Lord Esher, speaking at Callender Public School last Saturday, uttered
a serious warning to the country. He was no alarmist, he said, but no one could look at recent events without becoming aware that Britain stood in a more perilous position than at any time during the last hundred years. Our safety was based on the Fleet, and for the first time since 1805 our supremacy had been challenged. His earnest conviction was that unless our Government, and the Governments of our Dominions overseas, took strong steps, the boys of this country might find that they would have to fight for their freedom.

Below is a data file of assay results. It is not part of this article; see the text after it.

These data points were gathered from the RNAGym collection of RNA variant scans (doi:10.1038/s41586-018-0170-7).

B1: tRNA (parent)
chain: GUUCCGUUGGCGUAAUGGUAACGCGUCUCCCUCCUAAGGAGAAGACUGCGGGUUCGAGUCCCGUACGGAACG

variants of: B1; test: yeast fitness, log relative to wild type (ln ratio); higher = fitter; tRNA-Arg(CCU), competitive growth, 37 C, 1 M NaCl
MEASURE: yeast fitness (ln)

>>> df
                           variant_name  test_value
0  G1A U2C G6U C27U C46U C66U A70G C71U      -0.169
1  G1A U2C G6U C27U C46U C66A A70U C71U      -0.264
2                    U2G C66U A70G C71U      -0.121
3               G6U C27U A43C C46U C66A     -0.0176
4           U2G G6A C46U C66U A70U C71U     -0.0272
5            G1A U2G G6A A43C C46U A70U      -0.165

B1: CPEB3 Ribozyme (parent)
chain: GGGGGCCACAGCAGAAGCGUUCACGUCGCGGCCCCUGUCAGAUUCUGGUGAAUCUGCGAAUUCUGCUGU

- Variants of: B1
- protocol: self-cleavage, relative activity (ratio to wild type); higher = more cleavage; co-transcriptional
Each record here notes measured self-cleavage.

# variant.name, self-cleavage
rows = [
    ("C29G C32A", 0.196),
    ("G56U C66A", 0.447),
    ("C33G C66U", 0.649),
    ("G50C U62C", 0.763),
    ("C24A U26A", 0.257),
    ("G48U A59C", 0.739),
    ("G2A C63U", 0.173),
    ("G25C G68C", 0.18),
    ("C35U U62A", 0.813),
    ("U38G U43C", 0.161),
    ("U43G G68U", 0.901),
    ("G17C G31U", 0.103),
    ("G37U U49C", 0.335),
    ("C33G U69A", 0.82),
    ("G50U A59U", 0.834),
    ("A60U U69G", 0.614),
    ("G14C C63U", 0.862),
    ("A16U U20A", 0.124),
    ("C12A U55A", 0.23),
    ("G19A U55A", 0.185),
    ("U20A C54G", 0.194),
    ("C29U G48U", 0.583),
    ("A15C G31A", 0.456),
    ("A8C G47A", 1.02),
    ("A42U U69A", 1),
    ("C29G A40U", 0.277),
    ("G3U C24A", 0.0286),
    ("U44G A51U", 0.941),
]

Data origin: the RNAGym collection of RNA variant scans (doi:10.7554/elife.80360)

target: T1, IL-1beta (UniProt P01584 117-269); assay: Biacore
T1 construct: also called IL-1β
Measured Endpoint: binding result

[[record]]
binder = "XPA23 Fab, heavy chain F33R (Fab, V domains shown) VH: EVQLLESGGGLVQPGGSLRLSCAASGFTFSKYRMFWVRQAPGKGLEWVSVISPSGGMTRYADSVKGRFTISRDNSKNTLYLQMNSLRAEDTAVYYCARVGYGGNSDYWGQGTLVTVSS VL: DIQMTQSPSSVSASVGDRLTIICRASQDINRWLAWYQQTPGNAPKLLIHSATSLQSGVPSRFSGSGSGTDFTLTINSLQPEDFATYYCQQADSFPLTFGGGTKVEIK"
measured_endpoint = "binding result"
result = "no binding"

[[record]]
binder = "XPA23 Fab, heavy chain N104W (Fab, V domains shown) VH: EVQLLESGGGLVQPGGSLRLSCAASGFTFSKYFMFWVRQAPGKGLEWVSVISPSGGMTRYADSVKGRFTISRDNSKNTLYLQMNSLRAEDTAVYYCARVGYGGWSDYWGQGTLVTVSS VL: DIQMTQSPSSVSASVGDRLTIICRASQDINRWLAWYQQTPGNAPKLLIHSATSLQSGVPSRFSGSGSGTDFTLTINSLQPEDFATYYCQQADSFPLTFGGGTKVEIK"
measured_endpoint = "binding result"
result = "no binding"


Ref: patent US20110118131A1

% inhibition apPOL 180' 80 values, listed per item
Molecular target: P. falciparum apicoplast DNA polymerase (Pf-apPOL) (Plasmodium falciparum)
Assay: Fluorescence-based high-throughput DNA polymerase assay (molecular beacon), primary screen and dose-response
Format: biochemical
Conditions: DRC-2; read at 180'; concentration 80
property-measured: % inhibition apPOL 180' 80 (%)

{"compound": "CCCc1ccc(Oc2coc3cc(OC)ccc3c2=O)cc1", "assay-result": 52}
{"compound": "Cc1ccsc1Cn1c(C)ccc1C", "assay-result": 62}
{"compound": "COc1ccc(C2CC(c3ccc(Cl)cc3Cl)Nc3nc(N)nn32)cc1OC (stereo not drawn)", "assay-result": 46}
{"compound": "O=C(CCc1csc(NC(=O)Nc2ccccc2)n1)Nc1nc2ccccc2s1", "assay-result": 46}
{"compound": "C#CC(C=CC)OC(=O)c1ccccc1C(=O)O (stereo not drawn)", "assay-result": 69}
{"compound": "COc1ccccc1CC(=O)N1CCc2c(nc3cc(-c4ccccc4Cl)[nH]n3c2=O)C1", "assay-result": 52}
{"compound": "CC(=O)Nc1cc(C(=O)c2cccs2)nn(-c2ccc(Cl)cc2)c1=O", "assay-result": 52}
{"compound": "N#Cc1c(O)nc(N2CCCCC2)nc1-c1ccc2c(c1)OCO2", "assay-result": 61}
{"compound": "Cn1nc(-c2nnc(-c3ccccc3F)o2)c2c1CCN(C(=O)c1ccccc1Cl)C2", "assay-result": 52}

Our rulers should make up their minds that they had to build two ships for every one of the next strongest European Dovrer. As for our defences by land, it was the duty of every young man, unless there was some vital reason which prevented him, to be trained voluntarily as a soldier. He was not anxious for compulsion, but it might become necessary. He hoped, however, to see the day when any young man who was not trained voluntarily for the defence of his country would be pointed at with contumely. We are glad to note that Lord Esher accepts as the best standard of naval superiority what is, in our opinion, much the simplest and safest formula. The two-Power standard is apparently capable of ambiguities, and in this matter we cannot afford ambiguities.